A Note on Salvation


IGNIS by Grace Lazzeri The following ramblings are my personal thoughts which were sent to a friend/mentor on some common spiritual themes we had discussed recently. Please read, enjoy, and be encouraged.

I’ve been reading through Romans the past couple of weeks, and one thing that’s stood out is how sin entered the world and exited the world. Paul emphasizes this in the earlier chapters. What we’ve been talking about the last couple meetings regarding being dead to sin but alive in Christ is very difficult to wrap your head around… for everybody. But here’s something that may help:

We are told sin entered the world through one man — Adam. Likewise, we are told that sin exited the world through one man — Jesus. Because Adam was the first man created by God (in his image), it’s important to realize that he also sinned. Think about that:  the very first creation in God’s likeness sinned. That means that every single person that was ever created up until Jesus was immaculately conceived was guilty of sin. This is important because it means that before Jesus, there was never a truly righteous person; even the first was a sinner. How much less of a sinner could someone be after Adam if Adam himself was a sinner. We are talking about original sin here.

In the intermediary, God hands down the law. Paul says in Romans that the law was given to make people conscious of sin; to know what it is and how and when they’re doing it. It was never meant to be upheld; only meant to make aware. He also says that sin cannot exist if no law exists. This is an interesting thought because up until Moses, the law was unofficial on earth. Adam and Eve knew they sinned — they were kicked out of the garden because of it. Perhaps this explains why God seemed so wrathful during this pre-Mosaic period (the flood, wanting to demolish and destroy his creations, etc).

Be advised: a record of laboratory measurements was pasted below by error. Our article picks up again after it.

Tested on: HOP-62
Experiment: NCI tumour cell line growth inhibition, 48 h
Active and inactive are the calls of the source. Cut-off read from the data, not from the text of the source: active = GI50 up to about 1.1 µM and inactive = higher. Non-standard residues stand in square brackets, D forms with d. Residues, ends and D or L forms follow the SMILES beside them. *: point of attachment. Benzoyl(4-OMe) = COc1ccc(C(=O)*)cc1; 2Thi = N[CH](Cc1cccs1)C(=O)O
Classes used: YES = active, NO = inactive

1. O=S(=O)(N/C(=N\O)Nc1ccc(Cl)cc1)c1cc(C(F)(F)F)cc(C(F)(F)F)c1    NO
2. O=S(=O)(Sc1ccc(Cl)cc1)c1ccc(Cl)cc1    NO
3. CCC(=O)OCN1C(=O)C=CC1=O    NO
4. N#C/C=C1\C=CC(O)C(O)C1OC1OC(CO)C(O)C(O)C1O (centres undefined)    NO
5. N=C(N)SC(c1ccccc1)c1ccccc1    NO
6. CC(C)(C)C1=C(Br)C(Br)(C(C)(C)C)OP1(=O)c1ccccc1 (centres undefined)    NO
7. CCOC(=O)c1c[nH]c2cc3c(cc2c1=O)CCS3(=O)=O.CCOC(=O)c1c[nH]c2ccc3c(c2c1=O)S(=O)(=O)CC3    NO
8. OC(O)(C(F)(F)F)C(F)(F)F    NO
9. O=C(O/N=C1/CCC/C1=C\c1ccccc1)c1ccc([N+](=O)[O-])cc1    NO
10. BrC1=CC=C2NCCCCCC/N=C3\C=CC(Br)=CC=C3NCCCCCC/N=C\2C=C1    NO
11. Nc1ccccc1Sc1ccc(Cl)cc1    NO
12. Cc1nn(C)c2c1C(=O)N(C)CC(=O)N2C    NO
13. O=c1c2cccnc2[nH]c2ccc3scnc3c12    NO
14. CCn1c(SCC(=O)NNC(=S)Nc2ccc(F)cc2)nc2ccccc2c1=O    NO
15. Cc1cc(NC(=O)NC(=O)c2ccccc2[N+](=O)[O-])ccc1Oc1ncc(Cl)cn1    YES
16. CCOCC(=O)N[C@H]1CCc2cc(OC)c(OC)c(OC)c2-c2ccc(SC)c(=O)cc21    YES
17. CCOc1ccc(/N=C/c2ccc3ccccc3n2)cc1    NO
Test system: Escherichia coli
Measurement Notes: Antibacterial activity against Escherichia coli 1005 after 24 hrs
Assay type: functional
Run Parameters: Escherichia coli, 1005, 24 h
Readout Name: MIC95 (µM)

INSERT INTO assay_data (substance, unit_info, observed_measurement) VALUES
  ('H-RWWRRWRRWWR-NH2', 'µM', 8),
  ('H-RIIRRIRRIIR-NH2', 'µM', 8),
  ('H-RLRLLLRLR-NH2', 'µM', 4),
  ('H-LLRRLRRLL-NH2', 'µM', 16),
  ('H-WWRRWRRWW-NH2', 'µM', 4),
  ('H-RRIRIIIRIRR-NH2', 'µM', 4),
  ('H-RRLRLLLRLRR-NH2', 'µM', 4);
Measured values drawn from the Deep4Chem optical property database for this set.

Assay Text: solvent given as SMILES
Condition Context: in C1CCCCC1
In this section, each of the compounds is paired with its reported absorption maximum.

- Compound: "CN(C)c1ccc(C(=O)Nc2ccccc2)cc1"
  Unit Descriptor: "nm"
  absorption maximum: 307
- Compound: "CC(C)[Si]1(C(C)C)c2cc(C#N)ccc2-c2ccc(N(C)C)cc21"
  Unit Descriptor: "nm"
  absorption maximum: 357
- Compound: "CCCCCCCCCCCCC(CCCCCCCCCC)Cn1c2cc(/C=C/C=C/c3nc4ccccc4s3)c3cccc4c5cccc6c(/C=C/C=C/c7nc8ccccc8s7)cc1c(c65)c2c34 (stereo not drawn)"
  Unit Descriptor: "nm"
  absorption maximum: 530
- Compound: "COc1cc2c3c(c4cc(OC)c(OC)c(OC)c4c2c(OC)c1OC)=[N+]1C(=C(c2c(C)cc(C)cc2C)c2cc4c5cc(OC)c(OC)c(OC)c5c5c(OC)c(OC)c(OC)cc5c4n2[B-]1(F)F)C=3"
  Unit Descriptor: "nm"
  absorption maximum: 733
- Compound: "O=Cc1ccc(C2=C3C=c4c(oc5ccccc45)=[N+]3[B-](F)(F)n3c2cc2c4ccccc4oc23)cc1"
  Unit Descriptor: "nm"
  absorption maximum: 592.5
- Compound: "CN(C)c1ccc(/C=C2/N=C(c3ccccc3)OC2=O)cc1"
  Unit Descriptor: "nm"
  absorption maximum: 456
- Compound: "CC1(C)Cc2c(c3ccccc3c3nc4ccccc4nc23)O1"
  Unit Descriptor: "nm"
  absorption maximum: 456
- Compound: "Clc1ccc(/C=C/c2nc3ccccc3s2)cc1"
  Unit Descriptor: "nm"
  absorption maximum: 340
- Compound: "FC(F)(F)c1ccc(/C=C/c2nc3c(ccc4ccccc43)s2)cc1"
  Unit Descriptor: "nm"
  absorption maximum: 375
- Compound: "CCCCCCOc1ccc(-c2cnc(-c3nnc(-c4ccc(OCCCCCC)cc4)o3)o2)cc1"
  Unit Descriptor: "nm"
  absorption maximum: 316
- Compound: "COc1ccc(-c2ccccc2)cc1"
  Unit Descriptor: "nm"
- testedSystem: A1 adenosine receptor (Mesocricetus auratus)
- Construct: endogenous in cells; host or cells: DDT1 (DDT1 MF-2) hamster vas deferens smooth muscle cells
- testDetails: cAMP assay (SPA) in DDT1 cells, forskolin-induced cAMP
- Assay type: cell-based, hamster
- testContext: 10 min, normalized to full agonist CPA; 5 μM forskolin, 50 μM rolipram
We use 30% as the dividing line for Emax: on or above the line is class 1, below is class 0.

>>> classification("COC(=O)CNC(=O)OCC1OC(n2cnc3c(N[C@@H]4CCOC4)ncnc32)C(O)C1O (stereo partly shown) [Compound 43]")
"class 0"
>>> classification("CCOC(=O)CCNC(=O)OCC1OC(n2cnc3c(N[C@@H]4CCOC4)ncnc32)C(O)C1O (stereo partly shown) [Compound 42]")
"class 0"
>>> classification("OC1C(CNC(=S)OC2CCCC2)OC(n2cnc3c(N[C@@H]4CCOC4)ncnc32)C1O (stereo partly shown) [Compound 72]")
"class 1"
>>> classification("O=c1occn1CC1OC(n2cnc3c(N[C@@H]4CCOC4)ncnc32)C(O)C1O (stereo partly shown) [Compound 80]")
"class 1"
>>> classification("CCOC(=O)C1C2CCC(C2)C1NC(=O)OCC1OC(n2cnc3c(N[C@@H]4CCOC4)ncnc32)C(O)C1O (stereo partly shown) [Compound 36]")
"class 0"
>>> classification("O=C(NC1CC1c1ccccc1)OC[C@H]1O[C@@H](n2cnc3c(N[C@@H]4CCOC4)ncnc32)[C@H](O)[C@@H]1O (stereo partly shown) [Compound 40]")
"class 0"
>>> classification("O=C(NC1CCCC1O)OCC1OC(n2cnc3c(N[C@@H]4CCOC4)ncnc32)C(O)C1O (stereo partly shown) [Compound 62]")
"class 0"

Jesus then came. And he was the very first man that existed completely outside of sin. He was the first to be truly righteous. Paul says that surely if sin entered the world all through one man, it too can exit the world all through one man. And it did. This is the reason the death and resurrection is such a vital thing to our faith. It is symbolically and actually the source of why sin should not be an issue with us anymore; indeed, for our entire faith. This is why Paul makes such a point of saying that we need to be dead to sin, alive in Christ.

It’s a mentality, an attitude. There is obviously more to the picture here than what we can see tangentially. We can obviously still sin. But we are told God is no longer keeping a record of it. That’s because of Jesus. Thus, we need to change our mentality and attitude to be in line with this truth. We need to get over feeling guilty and sorry for ourselves. We need to enable ourselves to accept the love of our Father. Any dwelling on our sins will only hinder the love and joy and hope he wants for us. And this, I believe, is what’s meant by the cliche saying of “accepting Jesus into your heart”, ie, your conversion experience or “getting saved”.

I could go on, but I won’t. There are other things I’d like to say, but I’ll hold off for another time. Please share my words with the group as I hope it provides encouragement to them and maybe enables them to get over old mentalities to embrace the hope and faith we’re intended to have.

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